8. Ensure that the Save network configuration check box is marked to save your changes.

9. Click OK button apply the changes.

NOTE: On rare occasions, altered network configuration might not be saved on the hosts. This is the case when the host reboots or is unavailable during the reconfiguration step. If this is the case, you can always force synchronization of the current network configuration. To synchronize the new network configuration with a host, click the Sync All Networks button.

IMPORTANT: This procedure associates a logical network with the correct physical interface for that network on each host. This is necessary because hosts might have multiple network interfaces for different purposes. For example, your VM network might be VLAN 10 and your management network VLAN 20 on a host’s enp0s0 interface, while your storage network might be untagged traffic on the host’s enp2s0 network interface. You might also need to configure how the host gets its IP address on that logical network, and that is also done through this procedure.

Network Labels & Automatic host configuration

In a large RHV environment with multiple RHVH hosts, it might be difficult to assign logical networks manually to host interfaces as the network design changes. Network labels can make assignments of logical networks to host NICs simpler.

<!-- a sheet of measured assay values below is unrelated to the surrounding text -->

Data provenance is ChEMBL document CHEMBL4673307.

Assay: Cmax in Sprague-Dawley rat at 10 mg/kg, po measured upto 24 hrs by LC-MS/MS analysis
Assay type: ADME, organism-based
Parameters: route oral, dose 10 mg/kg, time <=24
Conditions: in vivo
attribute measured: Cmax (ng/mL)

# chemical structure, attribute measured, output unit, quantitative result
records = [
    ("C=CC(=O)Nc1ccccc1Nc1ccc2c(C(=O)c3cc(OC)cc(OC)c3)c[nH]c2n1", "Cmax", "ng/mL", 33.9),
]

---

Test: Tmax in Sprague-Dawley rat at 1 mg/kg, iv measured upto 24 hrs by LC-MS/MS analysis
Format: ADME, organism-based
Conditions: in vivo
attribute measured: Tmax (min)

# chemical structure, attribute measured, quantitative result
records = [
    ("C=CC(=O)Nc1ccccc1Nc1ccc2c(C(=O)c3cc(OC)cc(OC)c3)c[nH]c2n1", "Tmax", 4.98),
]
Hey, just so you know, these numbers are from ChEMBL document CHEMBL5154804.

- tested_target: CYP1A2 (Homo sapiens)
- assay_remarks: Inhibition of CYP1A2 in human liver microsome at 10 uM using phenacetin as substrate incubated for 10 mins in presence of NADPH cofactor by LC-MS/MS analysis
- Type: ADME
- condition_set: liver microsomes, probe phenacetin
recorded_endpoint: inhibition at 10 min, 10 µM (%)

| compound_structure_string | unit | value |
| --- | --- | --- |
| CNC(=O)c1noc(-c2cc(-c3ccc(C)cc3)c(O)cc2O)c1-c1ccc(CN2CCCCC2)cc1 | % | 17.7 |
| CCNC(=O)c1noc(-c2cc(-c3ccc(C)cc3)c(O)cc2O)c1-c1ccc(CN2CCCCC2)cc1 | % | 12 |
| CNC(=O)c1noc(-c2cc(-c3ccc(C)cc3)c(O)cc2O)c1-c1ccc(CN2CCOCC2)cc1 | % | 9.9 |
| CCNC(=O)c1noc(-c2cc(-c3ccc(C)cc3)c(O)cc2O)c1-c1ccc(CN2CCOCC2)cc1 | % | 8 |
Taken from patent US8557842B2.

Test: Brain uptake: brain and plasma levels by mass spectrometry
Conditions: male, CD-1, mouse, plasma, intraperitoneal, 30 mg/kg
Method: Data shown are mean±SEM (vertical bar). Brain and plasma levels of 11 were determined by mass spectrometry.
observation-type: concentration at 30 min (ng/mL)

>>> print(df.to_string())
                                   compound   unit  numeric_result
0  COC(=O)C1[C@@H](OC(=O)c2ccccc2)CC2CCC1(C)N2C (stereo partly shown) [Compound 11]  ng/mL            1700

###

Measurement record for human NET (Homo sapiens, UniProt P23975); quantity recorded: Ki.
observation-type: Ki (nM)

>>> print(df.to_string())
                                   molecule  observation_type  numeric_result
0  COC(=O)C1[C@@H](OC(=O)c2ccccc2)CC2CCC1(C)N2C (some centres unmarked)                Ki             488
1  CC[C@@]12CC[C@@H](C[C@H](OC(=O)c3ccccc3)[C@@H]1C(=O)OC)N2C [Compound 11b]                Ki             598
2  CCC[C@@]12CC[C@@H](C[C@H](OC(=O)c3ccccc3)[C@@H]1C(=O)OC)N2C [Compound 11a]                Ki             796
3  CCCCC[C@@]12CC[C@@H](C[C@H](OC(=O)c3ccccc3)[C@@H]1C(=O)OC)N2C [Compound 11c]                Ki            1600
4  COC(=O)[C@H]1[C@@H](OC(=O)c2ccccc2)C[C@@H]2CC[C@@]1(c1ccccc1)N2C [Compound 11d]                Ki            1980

A network label is an arbitrary text string (upper and lowercase, underscores, or hyphens) that can be placed on a logical network or a host’s physical interface. When a new logical network with a network label is added to a cluster, if hosts in the cluster have network interfaces assigned with that label, they automatically add that logical network to that network interface. Setting a label on a specific logical network, for example on a migration network, causes an automatic mass deployment of that network on all RHVH hosts. Removing a label from a logical network removes that logical network from all RHVH hosts with that label.

Note that two or more logical networks can have the same label. This is very powerful. For example, you could have a label internal on a host network interface. Then you could set up logical networks for VLAN 10 and VLAN 20 with the label internal and both networks would be associated with that network interface on the host automatically.

Here are the steps to assign a network label to host network interface:

  1. Click the Hosts tab and choose the appropriate host from the list by clicking on it.
  2. In the lower part of the interface, click the Network Interfaces tab.
  3. Click the Setup Host Networks button to open the Setup Host Networks dialog window.
  4. Click the Labels radio button to create a new label.
  5. Drag and drop the [New Label] box onto the network interface you want to create the label for.
  6. In the Add new Label dialog window, specify the name for the label you want to create and click the OK button

Creating a new network label

After creating the new network label, every logical network you create using that label name will be automatically attached to the network interface tagged with this label. You can also add or remove logical networks to that interface by editing the logical network, and adding or removing that label.